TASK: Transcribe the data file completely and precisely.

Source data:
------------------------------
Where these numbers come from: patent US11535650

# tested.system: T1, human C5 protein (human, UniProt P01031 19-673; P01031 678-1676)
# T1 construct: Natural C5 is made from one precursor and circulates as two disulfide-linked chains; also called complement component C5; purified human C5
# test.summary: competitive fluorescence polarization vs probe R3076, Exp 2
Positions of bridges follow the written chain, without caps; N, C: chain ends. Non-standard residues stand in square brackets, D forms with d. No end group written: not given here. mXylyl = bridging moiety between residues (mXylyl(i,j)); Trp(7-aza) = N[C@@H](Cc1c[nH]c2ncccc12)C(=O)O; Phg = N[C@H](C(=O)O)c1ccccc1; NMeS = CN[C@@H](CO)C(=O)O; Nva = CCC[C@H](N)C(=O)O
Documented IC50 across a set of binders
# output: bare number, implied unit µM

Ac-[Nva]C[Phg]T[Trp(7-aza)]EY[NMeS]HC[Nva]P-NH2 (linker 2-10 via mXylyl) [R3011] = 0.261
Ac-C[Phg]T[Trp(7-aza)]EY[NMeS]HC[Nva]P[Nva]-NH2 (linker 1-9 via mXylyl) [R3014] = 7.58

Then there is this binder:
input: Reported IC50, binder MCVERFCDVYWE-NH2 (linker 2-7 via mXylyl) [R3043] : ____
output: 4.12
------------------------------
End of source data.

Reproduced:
Where these numbers come from: patent US11535650

# tested.system: T1, human C5 protein (human, UniProt P01031 19-673; P01031 678-1676)
# T1 construct: Natural C5 is made from one precursor and circulates as two disulfide-linked chains; also called complement component C5; purified human C5
# test.summary: competitive fluorescence polarization vs probe R3076, Exp 2
Positions of bridges follow the written chain, without caps; N, C: chain ends. Non-standard residues stand in square brackets, D forms with d. No end group written: not given here. mXylyl = bridging moiety between residues (mXylyl(i,j)); Trp(7-aza) = N[C@@H](Cc1c[nH]c2ncccc12)C(=O)O; Phg = N[C@H](C(=O)O)c1ccccc1; NMeS = CN[C@@H](CO)C(=O)O; Nva = CCC[C@H](N)C(=O)O
Documented IC50 across a set of binders
# output: bare number, implied unit µM

Ac-[Nva]C[Phg]T[Trp(7-aza)]EY[NMeS]HC[Nva]P-NH2 (linker 2-10 via mXylyl) [R3011] = 0.261
Ac-C[Phg]T[Trp(7-aza)]EY[NMeS]HC[Nva]P[Nva]-NH2 (linker 1-9 via mXylyl) [R3014] = 7.58

Then there is this binder:
input: Reported IC50, binder MCVERFCDVYWE-NH2 (linker 2-7 via mXylyl) [R3043] : ____
output: 4.12